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Strategies for dealing with changes in application under test

Strategies for dealing
Changes to an application under test can significantly impact testing efforts. When requirements change or new features get added, corresponding modifications must be made to test cases and scripts. If not handled properly, changes can lead to regression issues andbugs. In this post, we'll explore proven strategies for effectively dealing with changes in an application under test.

Understand Types of Changes

The first step is to understand the types of changes that can occur in an application:
  • Functional Changes: Modifications to existing functionality or new features being added. These impact business logic and workflows.
  • UI Changes: Updates to the user interface like new pages, controls, or flows. These require verification of UI elements and flows.
  • API Changes: Changes to API endpoints, requests, responses, or contracts. Testing must validate integration with updated APIs.
  • Infrastructure Changes: Updates to underlying infrastructure like operating systems, databases, servers, etc. Verify deployment, connectivity, and integration.
  • Configuration Changes: Modifications to application configuration and settings. Confirm handling of config data.
  • Third Party Changes: Changes to interfaces with external systems and dependencies. Regression test integrations.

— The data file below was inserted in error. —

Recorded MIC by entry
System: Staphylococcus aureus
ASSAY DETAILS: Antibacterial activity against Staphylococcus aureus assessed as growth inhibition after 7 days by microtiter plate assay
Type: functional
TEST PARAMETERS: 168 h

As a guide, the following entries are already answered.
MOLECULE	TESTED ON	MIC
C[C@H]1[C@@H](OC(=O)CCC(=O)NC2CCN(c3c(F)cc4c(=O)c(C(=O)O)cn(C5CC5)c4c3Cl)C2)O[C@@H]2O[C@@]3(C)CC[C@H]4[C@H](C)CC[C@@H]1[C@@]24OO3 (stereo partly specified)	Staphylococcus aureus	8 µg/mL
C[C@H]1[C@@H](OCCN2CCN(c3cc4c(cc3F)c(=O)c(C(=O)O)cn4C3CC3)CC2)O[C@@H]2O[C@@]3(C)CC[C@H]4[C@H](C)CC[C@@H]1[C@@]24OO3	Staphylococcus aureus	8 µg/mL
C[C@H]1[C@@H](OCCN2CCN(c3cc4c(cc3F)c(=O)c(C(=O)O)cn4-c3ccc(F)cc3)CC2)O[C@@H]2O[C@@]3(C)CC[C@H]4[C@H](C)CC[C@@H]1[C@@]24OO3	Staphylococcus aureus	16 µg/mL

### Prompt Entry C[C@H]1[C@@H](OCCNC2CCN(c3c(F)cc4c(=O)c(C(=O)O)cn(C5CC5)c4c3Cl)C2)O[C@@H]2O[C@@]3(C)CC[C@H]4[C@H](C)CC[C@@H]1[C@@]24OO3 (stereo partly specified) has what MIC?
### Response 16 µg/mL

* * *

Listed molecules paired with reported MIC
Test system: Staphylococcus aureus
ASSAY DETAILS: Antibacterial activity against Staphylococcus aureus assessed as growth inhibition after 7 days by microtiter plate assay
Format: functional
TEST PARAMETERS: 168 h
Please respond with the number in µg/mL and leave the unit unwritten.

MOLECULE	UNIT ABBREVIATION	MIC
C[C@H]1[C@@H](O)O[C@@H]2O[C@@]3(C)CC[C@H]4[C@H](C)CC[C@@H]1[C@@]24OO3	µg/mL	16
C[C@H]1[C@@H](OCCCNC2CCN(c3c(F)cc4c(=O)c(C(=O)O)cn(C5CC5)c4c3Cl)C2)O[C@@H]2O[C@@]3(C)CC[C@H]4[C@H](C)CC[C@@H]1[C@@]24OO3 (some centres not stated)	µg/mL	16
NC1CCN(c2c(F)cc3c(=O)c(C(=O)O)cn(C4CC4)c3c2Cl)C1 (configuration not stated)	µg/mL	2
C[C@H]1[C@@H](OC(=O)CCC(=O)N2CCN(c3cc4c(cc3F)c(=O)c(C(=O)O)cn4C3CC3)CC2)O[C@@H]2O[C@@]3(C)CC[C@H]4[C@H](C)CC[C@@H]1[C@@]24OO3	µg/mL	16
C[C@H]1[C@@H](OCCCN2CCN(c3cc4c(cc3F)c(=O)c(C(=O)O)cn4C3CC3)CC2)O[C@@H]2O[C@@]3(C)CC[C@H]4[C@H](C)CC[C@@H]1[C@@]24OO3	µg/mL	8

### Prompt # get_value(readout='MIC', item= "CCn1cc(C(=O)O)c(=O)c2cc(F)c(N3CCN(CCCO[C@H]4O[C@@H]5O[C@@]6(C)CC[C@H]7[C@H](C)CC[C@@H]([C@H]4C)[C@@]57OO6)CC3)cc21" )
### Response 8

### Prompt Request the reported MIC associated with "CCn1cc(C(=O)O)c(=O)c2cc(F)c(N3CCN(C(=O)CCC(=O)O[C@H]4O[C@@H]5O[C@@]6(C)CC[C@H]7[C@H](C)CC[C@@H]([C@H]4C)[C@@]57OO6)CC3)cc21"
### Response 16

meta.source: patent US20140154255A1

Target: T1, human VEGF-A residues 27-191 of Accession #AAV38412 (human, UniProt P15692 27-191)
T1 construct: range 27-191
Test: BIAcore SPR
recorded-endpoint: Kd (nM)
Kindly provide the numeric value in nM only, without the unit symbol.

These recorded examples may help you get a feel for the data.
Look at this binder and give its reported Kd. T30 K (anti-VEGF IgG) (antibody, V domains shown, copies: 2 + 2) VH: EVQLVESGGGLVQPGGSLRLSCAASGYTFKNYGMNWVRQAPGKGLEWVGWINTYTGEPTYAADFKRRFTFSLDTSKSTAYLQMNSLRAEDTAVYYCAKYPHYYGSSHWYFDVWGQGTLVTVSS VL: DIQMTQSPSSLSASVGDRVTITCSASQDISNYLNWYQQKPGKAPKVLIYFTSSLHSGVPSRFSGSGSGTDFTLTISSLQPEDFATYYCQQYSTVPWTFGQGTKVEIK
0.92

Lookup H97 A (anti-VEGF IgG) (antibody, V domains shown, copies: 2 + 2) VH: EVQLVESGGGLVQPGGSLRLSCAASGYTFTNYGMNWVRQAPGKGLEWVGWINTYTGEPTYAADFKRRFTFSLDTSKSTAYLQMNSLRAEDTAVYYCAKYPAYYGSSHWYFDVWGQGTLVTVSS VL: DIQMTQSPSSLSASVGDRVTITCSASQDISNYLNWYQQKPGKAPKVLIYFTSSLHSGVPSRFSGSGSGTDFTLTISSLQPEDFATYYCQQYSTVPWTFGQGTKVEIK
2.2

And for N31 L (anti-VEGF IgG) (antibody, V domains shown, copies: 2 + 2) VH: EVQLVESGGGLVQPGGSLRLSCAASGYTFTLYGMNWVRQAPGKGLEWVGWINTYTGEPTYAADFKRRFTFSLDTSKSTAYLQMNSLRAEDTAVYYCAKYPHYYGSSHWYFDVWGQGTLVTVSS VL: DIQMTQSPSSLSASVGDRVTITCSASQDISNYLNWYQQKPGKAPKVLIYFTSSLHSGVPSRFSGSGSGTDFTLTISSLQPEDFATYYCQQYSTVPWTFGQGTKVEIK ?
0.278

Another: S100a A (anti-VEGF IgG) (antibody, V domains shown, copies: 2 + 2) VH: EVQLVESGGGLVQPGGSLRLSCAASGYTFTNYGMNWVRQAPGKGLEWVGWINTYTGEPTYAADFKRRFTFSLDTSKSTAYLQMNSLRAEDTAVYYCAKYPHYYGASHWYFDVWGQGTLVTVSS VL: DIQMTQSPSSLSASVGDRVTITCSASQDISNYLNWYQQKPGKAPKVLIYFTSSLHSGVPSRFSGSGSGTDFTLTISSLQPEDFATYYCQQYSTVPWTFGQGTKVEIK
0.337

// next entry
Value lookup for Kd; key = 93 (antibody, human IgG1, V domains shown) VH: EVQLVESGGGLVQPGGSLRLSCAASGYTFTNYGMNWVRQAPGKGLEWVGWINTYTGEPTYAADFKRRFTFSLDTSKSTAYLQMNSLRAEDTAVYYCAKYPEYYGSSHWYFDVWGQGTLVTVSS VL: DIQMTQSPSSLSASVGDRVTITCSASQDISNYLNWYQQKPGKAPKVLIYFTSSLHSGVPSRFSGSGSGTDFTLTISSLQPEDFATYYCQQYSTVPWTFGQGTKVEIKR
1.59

Classifying the change helps assess the scope of impact on testing.

Update Requirements and Design Tests

The next step is to update requirements and design test cases to cover the changes.
  1. Update any impacted requirements documents, user stories, and specifications.
  2. Expand test coverage to include new or modified areas of the application.
  3. Add negative test cases to verify changes do not introduce defects in unchanged areas.
  4. Update existing tests to align with changes to flows, data, UI, APIs, etc.
  5. Leverage techniques like boundary value analysis to design inputs that exercise changes.
  6. Create data-driven tests with different combinations of parameters.
  7. Prioritize critical test cases for immediate execution.

Thorough test coverage is key to catching defects related to changes.

Assess Automation Impact

Next, determine how existing test automation is affected: identify which automated tests need updating based on application changes, update test data and scripts to align with UI, API, and workflow changes, parameterize inputs to easily run different data combinations through scripts., extend scripts to cover new application flows and scenarios, add validation checkpoints in scripts to test new functionalities, update object locators if UI elements have changed, refactor scripts for maximum reusability and ease of maintenance, leverage auto-healing scripts that can detect and adapt to application changes.
Updating automation is essential for comprehensive regression testing.

Execute Regression Testing

With updated test cases and scripts, execute structured regression testing:
  • First run existing automated scripts to catch issues early.
  • Next execute high priority test cases for changed functionality.
  • Then methodically run medium and low priority tests.
  • When bugs are found, log defects and re-test after resolution.
  • Run negative test cases to confirm no side effects.
  • After sufficient cycles, expand to integration, performance, and security testing.
  • Monitor system health, resource utilization, and logs during testing.